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Open Access Open Badges Research article

Characterization of pure cultures isolated from sulfamethoxazole-acclimated activated sludge with respect to taxonomic identification and sulfamethoxazole biodegradation potential

Bastian Herzog1*, Hilde Lemmer2, Harald Horn3 and Elisabeth Müller1

Author Affiliations

1 Chair of Urban Water Systems Engineering, Technische Universität München, Am Coulombwall, D-85748 Garching, Germany

2 Bavarian Environment Agency, Bürgermeister-Ulrich-Str. 160, D-86179 Augsburg, Germany

3 Karlsruhe Institute of Technology, Engler-Bunte-Institut, Bereich Wasserchemie und Wassertechnologie, D-76131 Karlsruhe, Germany

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BMC Microbiology 2013, 13:276  doi:10.1186/1471-2180-13-276

Published: 1 December 2013



Sulfamethoxazole (SMX, sulfonamide antibiotic) biodegradation by activated sludge communities (ASC) is still only partly understood. The present work is focusing on nine different bacteria species capable of SMX biodegradation that were isolated from SMX-acclimated ASC.


Initially 110 pure cultures, isolated from activated sludge, were screened by UV-absorbance measurements (UV-AM) for their SMX biodegradation potential. Identification via almost complete 16S rRNA gene sequencing revealed five Pseudomonas spp., one Brevundimonas sp., one Variovorax sp. and two Microbacterium spp.. Thus seven species belonged to the phylum Proteobacteria and two to Actinobacteria. These cultures were subsequently incubated in media containing 10 mg L-1 SMX and different concentrations of carbon (sodium-acetate) and nitrogen (ammonium-nitrate). Different biodegradation patterns were revealed with respect to media composition and bacterial species. Biodegradation, validated by LC-UV measurements to verify UV-AM, occurred very fast with 2.5 mg L-1 d-1 SMX being biodegraded in all pure cultures in, for UV-AM modified, R2A-UV medium under aerobic conditions and room temperature. However, reduced and different biodegradation rates were observed for setups with SMX provided as co-substrate together with a carbon/nitrogen source at a ratio of DOC:N – 33:1 with rates ranging from 1.25 to 2.5 mg L-1 d-1.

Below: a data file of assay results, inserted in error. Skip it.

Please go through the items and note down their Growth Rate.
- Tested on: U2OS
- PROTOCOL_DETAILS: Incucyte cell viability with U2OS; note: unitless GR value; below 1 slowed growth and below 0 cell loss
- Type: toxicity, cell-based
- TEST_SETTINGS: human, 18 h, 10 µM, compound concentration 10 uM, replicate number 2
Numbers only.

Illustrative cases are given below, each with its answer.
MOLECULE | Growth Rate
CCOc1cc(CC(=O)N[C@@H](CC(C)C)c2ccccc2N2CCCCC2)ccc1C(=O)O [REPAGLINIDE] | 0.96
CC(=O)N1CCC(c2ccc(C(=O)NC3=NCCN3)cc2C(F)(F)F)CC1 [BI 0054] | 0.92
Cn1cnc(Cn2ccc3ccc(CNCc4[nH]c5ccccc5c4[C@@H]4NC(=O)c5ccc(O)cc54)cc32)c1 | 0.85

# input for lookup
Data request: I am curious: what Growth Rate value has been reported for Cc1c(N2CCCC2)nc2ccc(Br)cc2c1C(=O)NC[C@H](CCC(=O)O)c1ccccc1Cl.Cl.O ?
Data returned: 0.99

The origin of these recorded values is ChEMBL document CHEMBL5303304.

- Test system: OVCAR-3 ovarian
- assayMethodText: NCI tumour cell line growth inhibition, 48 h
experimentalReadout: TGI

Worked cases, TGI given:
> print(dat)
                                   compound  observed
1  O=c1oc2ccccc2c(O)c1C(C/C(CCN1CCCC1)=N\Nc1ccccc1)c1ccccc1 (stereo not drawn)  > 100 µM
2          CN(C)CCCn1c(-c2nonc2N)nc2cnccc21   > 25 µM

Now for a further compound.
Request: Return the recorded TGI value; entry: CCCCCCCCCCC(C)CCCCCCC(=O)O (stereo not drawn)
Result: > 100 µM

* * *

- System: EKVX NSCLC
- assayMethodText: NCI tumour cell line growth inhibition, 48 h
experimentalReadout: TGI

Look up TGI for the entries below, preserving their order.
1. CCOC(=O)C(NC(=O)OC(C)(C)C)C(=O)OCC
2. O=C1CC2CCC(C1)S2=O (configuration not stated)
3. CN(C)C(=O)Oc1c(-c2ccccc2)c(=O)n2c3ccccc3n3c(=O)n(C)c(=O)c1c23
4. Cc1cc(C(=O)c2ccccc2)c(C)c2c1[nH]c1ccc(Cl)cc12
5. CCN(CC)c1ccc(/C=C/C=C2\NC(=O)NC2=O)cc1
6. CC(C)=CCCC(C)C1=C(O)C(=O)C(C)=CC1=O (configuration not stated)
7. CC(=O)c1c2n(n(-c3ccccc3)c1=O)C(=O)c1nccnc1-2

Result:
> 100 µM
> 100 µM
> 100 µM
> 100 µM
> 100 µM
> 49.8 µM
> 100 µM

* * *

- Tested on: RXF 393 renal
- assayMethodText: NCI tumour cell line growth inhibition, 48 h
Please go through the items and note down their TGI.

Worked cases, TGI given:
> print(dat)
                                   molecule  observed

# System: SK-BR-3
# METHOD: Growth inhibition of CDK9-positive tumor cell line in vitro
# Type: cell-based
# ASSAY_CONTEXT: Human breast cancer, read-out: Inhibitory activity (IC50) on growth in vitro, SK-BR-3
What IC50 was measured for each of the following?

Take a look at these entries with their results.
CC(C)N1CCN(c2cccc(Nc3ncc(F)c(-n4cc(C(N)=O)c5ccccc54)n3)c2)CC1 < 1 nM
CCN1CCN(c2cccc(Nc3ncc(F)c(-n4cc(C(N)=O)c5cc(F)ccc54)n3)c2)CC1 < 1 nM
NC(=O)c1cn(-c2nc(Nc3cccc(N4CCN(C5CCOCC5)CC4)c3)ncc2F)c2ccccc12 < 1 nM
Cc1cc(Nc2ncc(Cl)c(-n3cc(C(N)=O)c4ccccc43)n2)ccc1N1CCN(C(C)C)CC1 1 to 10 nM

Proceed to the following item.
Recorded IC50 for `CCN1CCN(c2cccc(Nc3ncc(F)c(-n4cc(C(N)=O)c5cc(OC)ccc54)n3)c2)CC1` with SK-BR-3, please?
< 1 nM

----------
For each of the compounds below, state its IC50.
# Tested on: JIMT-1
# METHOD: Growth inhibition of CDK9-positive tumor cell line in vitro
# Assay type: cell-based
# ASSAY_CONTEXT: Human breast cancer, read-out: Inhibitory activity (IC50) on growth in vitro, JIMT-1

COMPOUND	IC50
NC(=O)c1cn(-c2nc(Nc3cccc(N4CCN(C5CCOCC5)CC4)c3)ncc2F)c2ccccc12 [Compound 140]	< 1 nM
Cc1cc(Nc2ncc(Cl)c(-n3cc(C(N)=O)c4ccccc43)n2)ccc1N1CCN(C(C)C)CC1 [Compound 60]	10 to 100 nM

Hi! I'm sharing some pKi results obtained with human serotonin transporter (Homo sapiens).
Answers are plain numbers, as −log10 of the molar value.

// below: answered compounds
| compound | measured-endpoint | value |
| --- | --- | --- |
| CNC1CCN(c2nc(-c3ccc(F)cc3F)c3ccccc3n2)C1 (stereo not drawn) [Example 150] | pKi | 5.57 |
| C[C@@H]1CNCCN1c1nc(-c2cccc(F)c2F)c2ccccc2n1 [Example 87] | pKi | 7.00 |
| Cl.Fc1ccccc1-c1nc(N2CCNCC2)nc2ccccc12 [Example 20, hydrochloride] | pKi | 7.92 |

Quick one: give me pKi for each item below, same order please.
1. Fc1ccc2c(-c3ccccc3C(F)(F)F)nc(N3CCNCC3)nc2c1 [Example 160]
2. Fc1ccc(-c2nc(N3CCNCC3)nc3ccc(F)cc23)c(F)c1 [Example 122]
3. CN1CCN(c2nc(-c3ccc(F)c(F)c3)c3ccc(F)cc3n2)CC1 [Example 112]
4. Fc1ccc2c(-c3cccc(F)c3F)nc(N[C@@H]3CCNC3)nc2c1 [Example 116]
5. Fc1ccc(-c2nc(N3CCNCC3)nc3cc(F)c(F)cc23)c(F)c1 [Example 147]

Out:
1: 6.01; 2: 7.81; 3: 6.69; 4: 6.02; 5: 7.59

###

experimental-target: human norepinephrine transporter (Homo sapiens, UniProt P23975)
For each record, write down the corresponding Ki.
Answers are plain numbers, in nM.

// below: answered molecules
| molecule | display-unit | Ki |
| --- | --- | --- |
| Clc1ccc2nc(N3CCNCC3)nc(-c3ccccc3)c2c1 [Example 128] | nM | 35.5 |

Media containing only SMX as carbon and nitrogen source proved the organisms’ ability to use SMX as sole nutrient source where biodegradation rates decreased to 1.0 – 1.7 mg L-1 d-1. The different taxonomically identified species showed specific biodegradation rates and behaviours at various nutrient conditions. Readily degradable energy sources seem to be crucial for efficient SMX biodegradation.

Batch setups; Wastewater treatment plants; Xenobiotics; UV-absorbance; Pharmaceuticals; Phylogenetic analyses; Sulfamethoxazole